Jacobs Field
My Baseball Dream
by Ray Bergman

Game 15 - Indians vs Rangers at Jacobs Field

August 20, 1996

Before I get to the flattering remarks about Jacobs Field, let me pitch a few lines about getting to the field from Detroit. I drove the 175 miles from Flat Rock, MI to Cleveland, Ohio encountering much stop-and-go traffic around the Michigan/Ohio border. But once on the Ohio Turnpike, it was a snap. I arrived about 4:30 in the afternoon and spent some time shopping for essentials. The motel I stayed at was near the airport so I took the train (RTA) into downtown Cleveland and the Tower City Terminal. Wow! What a pleasant surprise. The station is beautiful. It leads to the tower city complex, which contains a georgous gallaria-type shopping mall and court. It is the most exquisite mall I have ever seen. Not because of the stores but because of the ambience.

The mall/station is decorated with marble and brass with fountains that are synchronized to classical music that is piped in on a very high-tech audio system. If you are ever in Cleveland, this is a must see. Tower City has a gateway that leads to Gund arena (where the Caveliers play) and of course to the now-famous Jacobs Field.

Let me warn you before hand. I fell in love with Jacobs Field and you will, too, if you ever visit this paradise called a field. This stadium was built to look old like the Ballpark in Arlington and Camden Yards in Baltimore. It is primarily a two-deck stadium, with three levels of suites, a private club pavilion and two restaurants. It has a left field pavilion and center field bleachers. This really is a dream. A dream in paradise that just happens to house a ballpark.

My tickets were in the nose bleed section, as tickets were hard to come by. At least it was high enough that my allergies didn't act up from the real grass outfield below. This stadium has it all. Each seat is turned to face the action - a definite plus.

By the way, there was a game and here's what happened:

The starting pitchers were Bobby Witt for the Rangers, and Albe Lopez for the Tribe. The Rangers sent 8 players to the plate in the top of the first and scored 2 runs. We then had thunder and lightning, and finally, rain, which resulted in a one hour and twenty-three minute delay. When play resumed, Albert Belle made some thunder as he hit a triple, knocking in two to go with one scored earlier, and at the end of one, the Tribe led 3-2. In the fifth, both teams scored two runs on home run blasts by Juan Gonzalez for the visiting Rangers, and Jim Thomy of the Indians. At the end of five, 5-4 Indians. In the seventh, Manny Ramirez belted a grand slam and the Indians led 9-4. Albert Belle hit his 41st home run of the year and then Paul Assenmacher and Eric Plunk shut down the Rangers for a final score of Cleveland 10, Texas 4.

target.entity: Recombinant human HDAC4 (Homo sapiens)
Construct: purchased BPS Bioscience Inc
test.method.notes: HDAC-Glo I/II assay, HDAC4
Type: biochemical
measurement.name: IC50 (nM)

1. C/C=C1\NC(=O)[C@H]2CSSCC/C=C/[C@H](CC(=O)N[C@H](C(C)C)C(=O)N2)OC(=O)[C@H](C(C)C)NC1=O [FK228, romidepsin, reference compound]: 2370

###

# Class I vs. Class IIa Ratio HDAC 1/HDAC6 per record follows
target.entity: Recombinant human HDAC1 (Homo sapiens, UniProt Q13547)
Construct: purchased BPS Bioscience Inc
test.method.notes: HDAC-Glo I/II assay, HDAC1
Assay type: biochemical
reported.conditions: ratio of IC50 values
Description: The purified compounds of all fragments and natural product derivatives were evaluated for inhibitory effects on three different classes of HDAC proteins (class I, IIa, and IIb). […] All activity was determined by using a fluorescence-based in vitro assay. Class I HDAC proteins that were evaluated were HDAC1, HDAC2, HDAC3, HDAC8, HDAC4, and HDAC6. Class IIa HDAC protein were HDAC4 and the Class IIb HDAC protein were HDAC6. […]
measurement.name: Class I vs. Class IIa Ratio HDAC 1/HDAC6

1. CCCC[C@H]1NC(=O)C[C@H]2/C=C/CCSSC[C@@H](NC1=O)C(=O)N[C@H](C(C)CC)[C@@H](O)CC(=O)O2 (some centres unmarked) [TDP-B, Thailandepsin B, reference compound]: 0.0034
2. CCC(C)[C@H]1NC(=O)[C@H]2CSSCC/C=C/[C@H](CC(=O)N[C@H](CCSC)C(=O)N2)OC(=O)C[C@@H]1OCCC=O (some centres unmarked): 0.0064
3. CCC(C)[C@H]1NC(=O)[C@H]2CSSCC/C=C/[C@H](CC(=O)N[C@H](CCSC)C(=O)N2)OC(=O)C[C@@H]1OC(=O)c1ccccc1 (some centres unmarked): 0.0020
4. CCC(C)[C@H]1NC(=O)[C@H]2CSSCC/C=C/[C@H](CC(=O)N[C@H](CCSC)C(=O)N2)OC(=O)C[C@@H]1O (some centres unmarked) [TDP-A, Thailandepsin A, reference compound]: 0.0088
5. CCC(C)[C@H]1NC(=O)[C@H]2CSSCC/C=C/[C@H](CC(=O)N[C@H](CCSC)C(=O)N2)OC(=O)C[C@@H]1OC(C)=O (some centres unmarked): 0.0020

Notes:

  • The Rangers made an error that ended their errorless game streak at 15, a new American League record.
  • Winning pitcher: Albe Lopez.
  • Losing pitcher: Bobby Witt.
  • Attendance: 42,370.
  • Time of game: 3:01 (plus 1:23 rain delay).
  • Temp: 83.
  • Gas prices: $1:15/gal unleaded regular.
This was an exciting day, night and overall a beautiful experience. It really was a Dream. Cleveland can be proud.

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© 1996 by Ray Bergman. Reproduction of all or any part of "My Baseball Dream" without the written permission of Ray Bergman is prohibited.

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